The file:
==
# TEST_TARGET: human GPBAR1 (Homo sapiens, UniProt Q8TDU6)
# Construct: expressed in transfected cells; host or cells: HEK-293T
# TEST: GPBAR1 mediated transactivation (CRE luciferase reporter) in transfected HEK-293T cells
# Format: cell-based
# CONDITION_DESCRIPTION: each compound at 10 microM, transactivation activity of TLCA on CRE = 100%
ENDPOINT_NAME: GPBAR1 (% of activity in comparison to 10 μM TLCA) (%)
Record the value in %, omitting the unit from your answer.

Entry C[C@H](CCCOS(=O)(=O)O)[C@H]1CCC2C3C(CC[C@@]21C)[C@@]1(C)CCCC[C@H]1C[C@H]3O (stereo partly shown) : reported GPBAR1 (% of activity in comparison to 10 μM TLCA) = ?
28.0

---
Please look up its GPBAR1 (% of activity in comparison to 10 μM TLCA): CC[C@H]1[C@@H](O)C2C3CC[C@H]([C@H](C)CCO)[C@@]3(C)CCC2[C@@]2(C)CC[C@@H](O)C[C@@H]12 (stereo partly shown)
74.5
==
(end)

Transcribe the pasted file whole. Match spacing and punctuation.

# TEST_TARGET: human GPBAR1 (Homo sapiens, UniProt Q8TDU6)
# Construct: expressed in transfected cells; host or cells: HEK-293T
# TEST: GPBAR1 mediated transactivation (CRE luciferase reporter) in transfected HEK-293T cells
# Format: cell-based
# CONDITION_DESCRIPTION: each compound at 10 microM, transactivation activity of TLCA on CRE = 100%
ENDPOINT_NAME: GPBAR1 (% of activity in comparison to 10 μM TLCA) (%)
Record the value in %, omitting the unit from your answer.

Entry C[C@H](CCCOS(=O)(=O)O)[C@H]1CCC2C3C(CC[C@@]21C)[C@@]1(C)CCCC[C@H]1C[C@H]3O (stereo partly shown) : reported GPBAR1 (% of activity in comparison to 10 μM TLCA) = ?
28.0

---
Please look up its GPBAR1 (% of activity in comparison to 10 μM TLCA): CC[C@H]1[C@@H](O)C2C3CC[C@H]([C@H](C)CCO)[C@@]3(C)CCC2[C@@]2(C)CC[C@@H](O)C[C@@H]12 (stereo partly shown)
74.5